This Christmas comes at the right time. There was one theme running through that first Christmas. Zechariah heard it. Elizabeth heard it. Mary heard it. Joseph heard it. Shepherds on windy hillsides heard it. Wise Men from far away heard it. Two little words: “Fear not.”
Sometimes it was three words: “Be not afraid.” That was the essence of that first Christmas. Strange words. The world was awash in hatred and injustice. Rome ruled their land with an iron hand. Every male child under two was murdered by Herod’s command. There was no room in any inn unless you were wealthy. It was a dark time. And it was a hard world. And this was the setting of those unlikely words: “Fear not.”
Our country needs to her those words. “Fear not.” Someone has said there is more fear among us than there was after September 11th. Strange. Gun sales are going through the roof. Assault rifles especially. Political candidates are fanning the fear flames. Pundits on TV of all persuasions tell us over and over that this is a troubled time and we are besieged. The social media whether it be Facebook or Twitter and all those others have not helped. They keep saying: Everything nailed down is coming loose. Fearful people need a scapegoat. Yesterday it was the Samaritans and other outsiders. It was the Jews, not once but again and again. It was the Indians and the Irish and the Italians and people from the Orient. It was Yankees or Southerners—take your choice. Sadly now it is still the poor and the gays and the non-Christians, the Hispanics and a multitude of refugees. Towering above them all are those hated words—Muslim and ISIS. As if they were synonymous. Churches as a whole have sung carols and told stories about no room in the inn—not even thinking about the implications today. Those politician that yell the loudest and spew out the most hate seem to be drawing most of the crowds. Have we lost our minds or our courage or especially our faith? Dangerously these rivals for President are fanning the flames of hate and many have bought into the message.
Christmas calls us back to a better way. ”Fear not” the angel said over and over. What can those simple words from a far-distant time and land teach us? Someone has said that Paul talked about faith and hope and love—and love was the greatest thing in the world. No, someone else wrote: Hope is the greatest thing in the world. She may be right. Hope shatters fear. But so does faith and love.
Let us recover from amnesia. We are not the first people who have faced hard times. In fact, looking back at our own history we have been here before. Coming across the water hoping to find freedom and safety. Wars with England. Slavery. The Civil War leave 500,000 dead. Lynchings. Incarcerating Japanese. Segregation with our dogs and water hoses and billy clubs. War over and over. Deacons standing in church doors and shaking their heads to blacks. Let us remember that, as the old song goes, we really have come “through dangers, toils and snares.” And we must not forget that there really is a grace that is amazing for any age—and that grace can still led us home.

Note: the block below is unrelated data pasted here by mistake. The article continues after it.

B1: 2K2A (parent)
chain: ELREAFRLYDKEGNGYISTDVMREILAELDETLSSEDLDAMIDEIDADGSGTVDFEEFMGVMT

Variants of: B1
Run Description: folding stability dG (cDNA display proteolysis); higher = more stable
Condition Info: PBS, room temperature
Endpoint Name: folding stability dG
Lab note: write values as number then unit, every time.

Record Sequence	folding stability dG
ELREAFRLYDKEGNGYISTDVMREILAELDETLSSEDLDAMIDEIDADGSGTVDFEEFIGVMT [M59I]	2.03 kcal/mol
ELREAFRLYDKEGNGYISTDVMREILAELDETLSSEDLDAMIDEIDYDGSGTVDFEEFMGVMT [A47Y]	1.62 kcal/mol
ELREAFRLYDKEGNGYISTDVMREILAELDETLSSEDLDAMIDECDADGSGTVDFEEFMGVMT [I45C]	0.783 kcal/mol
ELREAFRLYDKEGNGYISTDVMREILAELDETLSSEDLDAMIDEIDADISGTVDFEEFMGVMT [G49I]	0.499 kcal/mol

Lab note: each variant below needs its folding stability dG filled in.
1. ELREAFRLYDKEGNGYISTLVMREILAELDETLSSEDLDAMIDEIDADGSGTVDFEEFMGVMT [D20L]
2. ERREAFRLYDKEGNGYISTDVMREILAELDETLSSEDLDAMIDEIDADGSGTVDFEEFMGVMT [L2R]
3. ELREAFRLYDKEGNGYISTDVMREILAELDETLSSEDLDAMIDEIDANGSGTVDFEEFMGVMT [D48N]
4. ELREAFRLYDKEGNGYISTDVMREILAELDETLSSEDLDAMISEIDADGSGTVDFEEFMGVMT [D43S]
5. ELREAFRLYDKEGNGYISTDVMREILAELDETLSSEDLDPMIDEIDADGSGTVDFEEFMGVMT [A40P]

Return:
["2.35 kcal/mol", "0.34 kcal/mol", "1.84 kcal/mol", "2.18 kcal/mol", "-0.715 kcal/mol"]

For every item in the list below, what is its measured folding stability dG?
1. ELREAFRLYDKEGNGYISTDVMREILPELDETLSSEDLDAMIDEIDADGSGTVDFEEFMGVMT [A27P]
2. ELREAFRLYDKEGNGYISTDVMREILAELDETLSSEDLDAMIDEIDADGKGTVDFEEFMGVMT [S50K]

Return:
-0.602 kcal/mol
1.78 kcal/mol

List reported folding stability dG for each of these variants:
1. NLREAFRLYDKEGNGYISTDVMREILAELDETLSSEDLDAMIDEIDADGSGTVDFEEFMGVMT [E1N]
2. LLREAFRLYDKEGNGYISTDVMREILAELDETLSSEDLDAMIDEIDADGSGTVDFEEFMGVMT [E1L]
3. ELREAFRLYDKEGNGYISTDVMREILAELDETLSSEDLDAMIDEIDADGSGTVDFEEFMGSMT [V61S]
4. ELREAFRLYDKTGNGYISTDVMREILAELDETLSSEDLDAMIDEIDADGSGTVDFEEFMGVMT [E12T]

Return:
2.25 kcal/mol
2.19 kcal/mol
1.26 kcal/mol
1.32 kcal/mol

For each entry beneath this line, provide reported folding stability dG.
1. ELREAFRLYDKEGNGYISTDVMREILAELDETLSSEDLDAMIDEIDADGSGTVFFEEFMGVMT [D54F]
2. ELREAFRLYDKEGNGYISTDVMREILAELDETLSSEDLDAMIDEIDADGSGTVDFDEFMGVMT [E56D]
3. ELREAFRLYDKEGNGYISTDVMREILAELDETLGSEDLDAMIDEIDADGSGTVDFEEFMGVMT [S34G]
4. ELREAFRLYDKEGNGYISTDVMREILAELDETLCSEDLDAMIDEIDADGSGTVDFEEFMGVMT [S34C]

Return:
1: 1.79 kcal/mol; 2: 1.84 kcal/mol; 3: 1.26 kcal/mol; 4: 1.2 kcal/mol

So this Christmas let us listen closely to what the angel said: “Fear not.” “Be not afraid.” No Pollyanna talk. No evading the harshness of our world. No sunny optimism. Just knowing that in the middle of a trying time—fear really is not the answer.
Last fall my family and I wandered into a restaurant in downtown Philadelphia. There was a room with a fireplace and a bar. And over the mantle these words were carved in wood and painted a golden color. They read:
“Fear knocked at the door
There was no one there.”
I like to think that someone sitting there trying to drown their sorrows looked over their shoulder at these words. And I hope that all those servers with sore feet working mostly for tips would stop long enough from their busy-ness to ponder the words. And I can even envision the hungry customers, coming in out of the cold, warming their hands at the fireplace and reading the hopeful words: Fear knocked at the door, Faith answered, There was no one there.”
And I would like all of us to remember the message is still “Fear not.” Which means it isn’t guns and it isn’t money and it isn’t some political candidates spewing out words of hate. No. It is faith. A very stubborn faith that remembers a harsh world and a dark night and a mad King. But more. A light that shone in the darkness. A light that the darkness can never put out. Then or now. Is it any wonder the angels said over and over: “Fear not.” “Be not afraid.”
--Roger Lovette / rogerlovette.blogspot.com